Retiring Malawian President Muluzi Announces Launch of New AIDS Foundation
Malawian President Bakili Muluzi on Thursday -- less than two weeks before he is scheduled to step down from his second term as president -- launched a new AIDS foundation, Reuters AlertNet reports (Reuters AlertNet, 5/6). Muluzi, who recently announced that his brother died of AIDS-related causes, said, "I am going into retirement and into the private sector where I belonged to vigorously and actively participate in the fight against AIDS." He added that he launched the Bakili Muluzi AIDS Foundation "to make a small contribution towards the global fight against HIV/AIDS" (Mzembe, Malawi Nation, 5/6). Muluzi also hopes to use the foundation to "consolidate" current efforts to address the disease, according to Xinhua News Agency (Xinhua News Agency, 5/6). Both Muluzi and opposition politician Brown Mpinganjira have spoken publicly about family members affected by HIV/AIDS in an attempt to fight the stigma associated with the disease in Malawi (Reuters AlertNet, 5/6). In addition, Muluzi in February publicly announced that he had been tested for HIV (Kaiser Daily HIV/AIDS Report, 2/12).
Former Zambian President Calls for More AIDS Funding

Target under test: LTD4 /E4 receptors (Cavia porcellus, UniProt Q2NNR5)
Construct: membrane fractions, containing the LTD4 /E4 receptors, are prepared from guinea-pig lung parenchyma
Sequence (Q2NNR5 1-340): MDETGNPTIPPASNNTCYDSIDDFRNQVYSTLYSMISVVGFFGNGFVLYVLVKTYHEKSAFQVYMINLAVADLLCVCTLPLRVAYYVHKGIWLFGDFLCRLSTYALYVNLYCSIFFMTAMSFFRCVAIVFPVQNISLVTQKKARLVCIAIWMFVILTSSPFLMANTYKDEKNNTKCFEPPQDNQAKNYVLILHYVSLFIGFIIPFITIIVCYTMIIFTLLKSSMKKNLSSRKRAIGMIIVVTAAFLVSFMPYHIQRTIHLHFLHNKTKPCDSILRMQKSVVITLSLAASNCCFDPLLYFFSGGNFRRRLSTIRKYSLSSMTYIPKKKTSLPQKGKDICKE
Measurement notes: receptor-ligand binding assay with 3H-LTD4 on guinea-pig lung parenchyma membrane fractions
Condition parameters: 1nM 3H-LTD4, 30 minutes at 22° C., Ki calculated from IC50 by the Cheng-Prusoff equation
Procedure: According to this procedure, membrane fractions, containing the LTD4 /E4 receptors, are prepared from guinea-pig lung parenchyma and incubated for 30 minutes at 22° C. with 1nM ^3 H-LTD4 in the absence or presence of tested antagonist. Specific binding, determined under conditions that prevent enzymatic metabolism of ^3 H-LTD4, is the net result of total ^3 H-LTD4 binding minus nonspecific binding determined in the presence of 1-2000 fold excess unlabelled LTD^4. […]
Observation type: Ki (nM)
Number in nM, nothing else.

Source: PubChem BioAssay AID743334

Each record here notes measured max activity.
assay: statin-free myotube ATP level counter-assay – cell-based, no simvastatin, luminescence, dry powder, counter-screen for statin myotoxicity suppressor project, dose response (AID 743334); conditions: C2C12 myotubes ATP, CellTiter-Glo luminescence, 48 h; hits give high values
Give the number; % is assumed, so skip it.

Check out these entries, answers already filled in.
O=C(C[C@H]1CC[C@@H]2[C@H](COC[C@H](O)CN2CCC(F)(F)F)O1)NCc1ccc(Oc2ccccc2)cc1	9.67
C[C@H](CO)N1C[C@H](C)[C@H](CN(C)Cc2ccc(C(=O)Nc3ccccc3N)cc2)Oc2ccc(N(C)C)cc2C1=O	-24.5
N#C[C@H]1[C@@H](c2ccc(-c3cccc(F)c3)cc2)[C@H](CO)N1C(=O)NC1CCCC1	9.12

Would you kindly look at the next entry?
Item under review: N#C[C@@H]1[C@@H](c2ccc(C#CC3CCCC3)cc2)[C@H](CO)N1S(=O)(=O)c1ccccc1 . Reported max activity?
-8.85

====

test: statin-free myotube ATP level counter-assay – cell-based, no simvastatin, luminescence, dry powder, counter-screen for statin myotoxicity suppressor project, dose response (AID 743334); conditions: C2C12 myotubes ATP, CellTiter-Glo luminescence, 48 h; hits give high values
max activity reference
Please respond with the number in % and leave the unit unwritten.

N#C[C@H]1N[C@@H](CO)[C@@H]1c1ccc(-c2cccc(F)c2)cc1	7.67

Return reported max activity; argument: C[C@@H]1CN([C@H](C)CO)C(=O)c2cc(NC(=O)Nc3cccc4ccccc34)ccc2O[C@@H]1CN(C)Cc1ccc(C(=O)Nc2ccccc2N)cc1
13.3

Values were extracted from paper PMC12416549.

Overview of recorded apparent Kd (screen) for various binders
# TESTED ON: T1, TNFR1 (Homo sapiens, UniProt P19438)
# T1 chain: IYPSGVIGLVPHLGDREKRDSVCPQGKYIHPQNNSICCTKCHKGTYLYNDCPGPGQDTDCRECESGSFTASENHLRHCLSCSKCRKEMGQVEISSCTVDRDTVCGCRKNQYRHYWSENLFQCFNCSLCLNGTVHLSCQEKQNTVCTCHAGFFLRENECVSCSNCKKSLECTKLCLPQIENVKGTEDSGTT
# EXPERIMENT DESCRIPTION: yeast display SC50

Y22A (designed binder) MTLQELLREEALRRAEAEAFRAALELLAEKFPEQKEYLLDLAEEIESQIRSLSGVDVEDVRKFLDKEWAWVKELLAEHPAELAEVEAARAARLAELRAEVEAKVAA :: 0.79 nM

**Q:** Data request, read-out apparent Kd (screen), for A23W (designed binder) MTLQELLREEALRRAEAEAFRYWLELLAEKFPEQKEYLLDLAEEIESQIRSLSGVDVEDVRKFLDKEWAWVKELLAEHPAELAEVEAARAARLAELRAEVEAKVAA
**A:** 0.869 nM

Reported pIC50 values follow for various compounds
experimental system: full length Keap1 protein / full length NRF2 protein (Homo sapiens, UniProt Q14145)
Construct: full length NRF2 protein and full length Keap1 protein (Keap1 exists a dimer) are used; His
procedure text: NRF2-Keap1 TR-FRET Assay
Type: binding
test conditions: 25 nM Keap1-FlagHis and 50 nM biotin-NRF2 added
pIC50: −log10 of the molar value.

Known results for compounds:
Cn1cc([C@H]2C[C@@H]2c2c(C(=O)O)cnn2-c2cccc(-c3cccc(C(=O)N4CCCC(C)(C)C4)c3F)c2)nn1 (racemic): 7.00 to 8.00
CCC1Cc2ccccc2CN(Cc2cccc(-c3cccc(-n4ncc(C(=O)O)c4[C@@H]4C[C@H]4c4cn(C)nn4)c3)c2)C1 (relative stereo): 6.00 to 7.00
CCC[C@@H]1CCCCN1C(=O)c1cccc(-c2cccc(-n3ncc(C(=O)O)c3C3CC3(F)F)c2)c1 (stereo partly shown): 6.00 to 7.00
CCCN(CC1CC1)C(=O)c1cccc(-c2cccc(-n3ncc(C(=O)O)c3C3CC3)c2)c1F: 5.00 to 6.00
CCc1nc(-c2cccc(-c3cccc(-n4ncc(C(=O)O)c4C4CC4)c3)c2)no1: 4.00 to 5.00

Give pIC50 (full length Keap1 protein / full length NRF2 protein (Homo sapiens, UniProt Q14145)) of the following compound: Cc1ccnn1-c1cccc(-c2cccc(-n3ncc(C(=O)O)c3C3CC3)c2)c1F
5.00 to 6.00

Former Zambian President Kenneth Kaunda, whose son died of AIDS-related illnesses in 1986, while speaking at the launch of the foundation encouraged people to disclose their HIV status in an effort to reduce HIV/AIDS-related stigma, the Nation reports (Malawi Nation, 5/6). Kaunda also urged Malawians to abstain from sex or use male or female condoms to avoid "sure, quick and cheap death," adding, "Abstinence is the best protection, but the use of condoms must not be condemned" (Reuters AlertNet, 5/6). Kaunda also said that wealthy nations are "failing Africa" in the fight against AIDS and called for additional funding for antiretroviral drugs and improved nutrition, the Associated Press reports (Tenthani, Associated Press, 5/6). Kaunda added that 17 million of the 22 million people who have died of AIDS-related causes worldwide over the past 20 years were Africans. He said, "This is unacceptable and the international community must join forces to reverse this trend" (Malawi Nation, 5/6). Kaunda called on the international community to provide antiretroviral drugs and funds to help buy food for HIV-positive individuals who are malnourished (Xinhua News Agency, 5/6). An estimated 15% of Malawi's 15 million people are HIV-positive (Kaiser Daily HIV/AIDS Report, 2/12). About 640,000 Malawians have died of AIDS-related illnesses since 1985, according to Mary Kaphwereza Banda, the Malawian minister responsible for HIV/AIDS in the president's office (Malawi Nation, 5/6).